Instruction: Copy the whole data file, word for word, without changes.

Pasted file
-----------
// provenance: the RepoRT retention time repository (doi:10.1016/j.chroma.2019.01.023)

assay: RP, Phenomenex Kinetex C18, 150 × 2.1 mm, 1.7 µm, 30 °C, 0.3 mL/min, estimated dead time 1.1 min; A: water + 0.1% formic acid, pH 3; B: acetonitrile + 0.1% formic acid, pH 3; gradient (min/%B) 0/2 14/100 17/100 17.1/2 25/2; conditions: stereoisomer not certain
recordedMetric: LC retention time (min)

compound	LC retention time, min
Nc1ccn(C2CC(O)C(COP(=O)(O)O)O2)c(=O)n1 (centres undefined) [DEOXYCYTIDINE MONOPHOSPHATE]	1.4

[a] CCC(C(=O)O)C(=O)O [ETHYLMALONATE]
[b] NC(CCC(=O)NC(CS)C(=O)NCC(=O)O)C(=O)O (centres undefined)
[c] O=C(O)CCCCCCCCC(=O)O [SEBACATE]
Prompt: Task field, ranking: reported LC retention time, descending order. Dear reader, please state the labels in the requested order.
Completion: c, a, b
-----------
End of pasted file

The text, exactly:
// provenance: the RepoRT retention time repository (doi:10.1016/j.chroma.2019.01.023)

assay: RP, Phenomenex Kinetex C18, 150 × 2.1 mm, 1.7 µm, 30 °C, 0.3 mL/min, estimated dead time 1.1 min; A: water + 0.1% formic acid, pH 3; B: acetonitrile + 0.1% formic acid, pH 3; gradient (min/%B) 0/2 14/100 17/100 17.1/2 25/2; conditions: stereoisomer not certain
recordedMetric: LC retention time (min)

compound	LC retention time, min
Nc1ccn(C2CC(O)C(COP(=O)(O)O)O2)c(=O)n1 (centres undefined) [DEOXYCYTIDINE MONOPHOSPHATE]	1.4

[a] CCC(C(=O)O)C(=O)O [ETHYLMALONATE]
[b] NC(CCC(=O)NC(CS)C(=O)NCC(=O)O)C(=O)O (centres undefined)
[c] O=C(O)CCCCCCCCC(=O)O [SEBACATE]
Prompt: Task field, ranking: reported LC retention time, descending order. Dear reader, please state the labels in the requested order.
Completion: c, a, b